Building an Interdependent Community

Building an Interdependent Community

This Monday marks 22 years since the attacks of 9/11. May the memories of those we lost continue to be for a blessing and may those who loved them find comfort and solace. If you or a loved one need support on this tragic anniversary or at any time, 703-J-CARING: the Jewish Community Support Line (703-522-7464) is here for you.


I’ve often written about the power of community and the incredible things we can achieve when we work together. But the ideals that underpin a strong, vibrant community go beyond our ability to respond collectively to global crises or build new communal initiatives.

As Jennifer Breheny Wallace, author of Never Enough: When Achievement Culture Becomes Toxic — and What We Can Do About It, discussed in a recent op-ed for the Washington Post, we need to focus on the power and impact of interdependence and not independence. We live in a world where few of life’s challenges are addressed by a person on their own. Our ability both to seek help and be helpers is critical to our success and health.

In Judaism, this idea is recognized and embraced through the concept of Kol Yisrael Arevim Zeh Bazeh (all of Israel are responsible for one another). In a world where the emphasis is often on independence, how do we build a community of interdependence and mutual responsibility?

In order to build a tightly woven community where people can depend on each other, it’s critical to create opportunities to build and deepen relationships. As those relationships evolve over time, trust is established and confidence is developed, breaking down the barriers that may have previously held us back from asking for or offering support.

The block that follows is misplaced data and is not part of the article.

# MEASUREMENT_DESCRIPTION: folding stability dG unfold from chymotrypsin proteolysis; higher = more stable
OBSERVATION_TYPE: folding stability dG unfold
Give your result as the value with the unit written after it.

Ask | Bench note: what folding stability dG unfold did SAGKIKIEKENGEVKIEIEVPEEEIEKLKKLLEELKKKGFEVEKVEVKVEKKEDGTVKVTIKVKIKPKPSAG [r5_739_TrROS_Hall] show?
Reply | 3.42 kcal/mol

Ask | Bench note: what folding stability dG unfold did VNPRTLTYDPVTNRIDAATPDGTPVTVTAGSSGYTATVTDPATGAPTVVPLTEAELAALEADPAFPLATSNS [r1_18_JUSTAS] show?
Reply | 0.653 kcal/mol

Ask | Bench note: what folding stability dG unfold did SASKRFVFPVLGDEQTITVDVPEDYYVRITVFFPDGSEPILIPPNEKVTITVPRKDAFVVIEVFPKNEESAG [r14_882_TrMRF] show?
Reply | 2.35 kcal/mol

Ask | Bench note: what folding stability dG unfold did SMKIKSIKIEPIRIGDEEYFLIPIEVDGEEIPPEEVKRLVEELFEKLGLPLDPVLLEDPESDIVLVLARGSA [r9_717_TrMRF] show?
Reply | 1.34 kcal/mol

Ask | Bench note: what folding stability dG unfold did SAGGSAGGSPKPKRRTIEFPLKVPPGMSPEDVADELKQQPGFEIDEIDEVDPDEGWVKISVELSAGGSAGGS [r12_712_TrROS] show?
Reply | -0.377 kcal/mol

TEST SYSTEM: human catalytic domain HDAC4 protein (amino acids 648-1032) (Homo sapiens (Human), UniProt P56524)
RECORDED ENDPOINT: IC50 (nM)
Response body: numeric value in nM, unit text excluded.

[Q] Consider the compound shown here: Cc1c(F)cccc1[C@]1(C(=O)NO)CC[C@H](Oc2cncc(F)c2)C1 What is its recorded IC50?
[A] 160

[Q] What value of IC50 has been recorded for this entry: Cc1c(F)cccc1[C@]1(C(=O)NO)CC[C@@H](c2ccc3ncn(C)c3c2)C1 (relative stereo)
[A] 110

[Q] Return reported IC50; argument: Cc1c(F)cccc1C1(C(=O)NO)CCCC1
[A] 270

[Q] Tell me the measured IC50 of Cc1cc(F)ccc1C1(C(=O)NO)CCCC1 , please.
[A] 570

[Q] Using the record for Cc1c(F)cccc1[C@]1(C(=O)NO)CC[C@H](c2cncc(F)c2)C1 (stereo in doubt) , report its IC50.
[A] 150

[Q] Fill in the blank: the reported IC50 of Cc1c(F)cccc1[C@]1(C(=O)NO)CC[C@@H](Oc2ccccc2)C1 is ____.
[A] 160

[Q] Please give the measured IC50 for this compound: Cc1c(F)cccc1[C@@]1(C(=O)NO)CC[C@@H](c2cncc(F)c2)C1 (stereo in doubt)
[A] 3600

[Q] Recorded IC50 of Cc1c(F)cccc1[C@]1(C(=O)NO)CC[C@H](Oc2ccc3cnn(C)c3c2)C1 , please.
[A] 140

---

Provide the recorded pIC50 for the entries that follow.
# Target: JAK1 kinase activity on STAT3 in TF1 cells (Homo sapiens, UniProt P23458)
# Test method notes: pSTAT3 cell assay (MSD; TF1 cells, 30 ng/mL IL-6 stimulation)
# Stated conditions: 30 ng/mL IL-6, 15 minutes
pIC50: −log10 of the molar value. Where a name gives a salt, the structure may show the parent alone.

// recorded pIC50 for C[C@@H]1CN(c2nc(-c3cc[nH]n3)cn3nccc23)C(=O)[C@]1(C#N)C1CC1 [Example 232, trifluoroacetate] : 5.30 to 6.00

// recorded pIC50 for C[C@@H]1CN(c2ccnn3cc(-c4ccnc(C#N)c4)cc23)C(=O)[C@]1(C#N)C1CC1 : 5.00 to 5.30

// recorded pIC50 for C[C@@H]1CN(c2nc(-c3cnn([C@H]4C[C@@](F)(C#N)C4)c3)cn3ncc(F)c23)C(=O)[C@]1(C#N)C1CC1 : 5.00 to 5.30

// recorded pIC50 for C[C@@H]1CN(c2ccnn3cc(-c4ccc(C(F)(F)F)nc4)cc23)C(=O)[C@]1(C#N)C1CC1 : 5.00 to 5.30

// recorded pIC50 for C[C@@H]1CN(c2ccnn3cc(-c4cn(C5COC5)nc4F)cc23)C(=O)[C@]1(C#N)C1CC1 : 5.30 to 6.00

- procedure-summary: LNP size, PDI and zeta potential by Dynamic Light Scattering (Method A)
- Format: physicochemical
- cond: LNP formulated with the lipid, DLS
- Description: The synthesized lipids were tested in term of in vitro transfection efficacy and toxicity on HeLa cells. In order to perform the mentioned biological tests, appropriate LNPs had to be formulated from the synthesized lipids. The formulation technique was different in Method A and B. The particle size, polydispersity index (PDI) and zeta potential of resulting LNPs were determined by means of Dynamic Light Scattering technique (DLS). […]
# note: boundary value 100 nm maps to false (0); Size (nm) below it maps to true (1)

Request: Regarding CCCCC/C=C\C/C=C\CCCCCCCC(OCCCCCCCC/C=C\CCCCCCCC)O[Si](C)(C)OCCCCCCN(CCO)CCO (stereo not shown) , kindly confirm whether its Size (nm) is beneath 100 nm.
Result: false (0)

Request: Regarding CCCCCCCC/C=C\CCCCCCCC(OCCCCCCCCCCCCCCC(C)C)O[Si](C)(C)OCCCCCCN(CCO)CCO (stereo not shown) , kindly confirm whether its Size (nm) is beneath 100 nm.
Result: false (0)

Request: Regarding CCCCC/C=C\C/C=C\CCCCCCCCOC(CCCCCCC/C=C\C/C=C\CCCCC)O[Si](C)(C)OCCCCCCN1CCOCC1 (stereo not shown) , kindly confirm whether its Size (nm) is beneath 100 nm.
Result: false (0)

This is true for people across all life stages, perhaps especially for families with young children. That’s why, while some Federation-funded initiatives help families transmit Jewish values to their children, these efforts are also focused on developing relationships between parents that enable them to support one another through transitions and challenges. We know that these friendships and bonds last a lifetime. Moreover, these relationships not only connect parents, but simultaneously build community.

To the same end, Federation is also investing in teen peer-to-peer training and mentorship programs to address the growing mental health crisis. Research shows teens rely on their peers for help during difficult situations, and this program will help create the groundwork for teens to build critical skills in effectively responding to a friend in need.

Together, by appreciating our interdependence and building deep relationships and a strong community, we can ensure not only that those around us receive help when they need it, but that we all have somewhere to turn and someone to rely on in our time of need, both small and large. 

Thank you for everything you do to support each other and our community.

Shabbat Shalom,